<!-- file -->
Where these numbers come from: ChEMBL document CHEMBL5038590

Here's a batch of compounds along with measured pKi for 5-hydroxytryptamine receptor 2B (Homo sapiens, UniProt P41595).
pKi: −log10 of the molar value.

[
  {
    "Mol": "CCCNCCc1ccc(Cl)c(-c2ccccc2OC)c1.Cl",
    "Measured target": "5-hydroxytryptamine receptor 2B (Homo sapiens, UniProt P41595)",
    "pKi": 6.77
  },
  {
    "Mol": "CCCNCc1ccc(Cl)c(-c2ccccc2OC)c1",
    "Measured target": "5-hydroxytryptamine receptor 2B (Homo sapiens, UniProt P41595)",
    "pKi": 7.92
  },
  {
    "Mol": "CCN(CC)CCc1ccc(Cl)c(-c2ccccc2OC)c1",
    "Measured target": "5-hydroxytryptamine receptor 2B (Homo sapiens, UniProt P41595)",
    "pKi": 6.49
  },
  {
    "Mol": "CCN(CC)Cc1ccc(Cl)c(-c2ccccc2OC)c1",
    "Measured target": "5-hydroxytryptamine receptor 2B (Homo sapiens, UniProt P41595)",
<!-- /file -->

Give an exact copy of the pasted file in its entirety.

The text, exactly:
Where these numbers come from: ChEMBL document CHEMBL5038590

Here's a batch of compounds along with measured pKi for 5-hydroxytryptamine receptor 2B (Homo sapiens, UniProt P41595).
pKi: −log10 of the molar value.

[
  {
    "Mol": "CCCNCCc1ccc(Cl)c(-c2ccccc2OC)c1.Cl",
    "Measured target": "5-hydroxytryptamine receptor 2B (Homo sapiens, UniProt P41595)",
    "pKi": 6.77
  },
  {
    "Mol": "CCCNCc1ccc(Cl)c(-c2ccccc2OC)c1",
    "Measured target": "5-hydroxytryptamine receptor 2B (Homo sapiens, UniProt P41595)",
    "pKi": 7.92
  },
  {
    "Mol": "CCN(CC)CCc1ccc(Cl)c(-c2ccccc2OC)c1",
    "Measured target": "5-hydroxytryptamine receptor 2B (Homo sapiens, UniProt P41595)",
    "pKi": 6.49
  },
  {
    "Mol": "CCN(CC)Cc1ccc(Cl)c(-c2ccccc2OC)c1",
    "Measured target": "5-hydroxytryptamine receptor 2B (Homo sapiens, UniProt P41595)",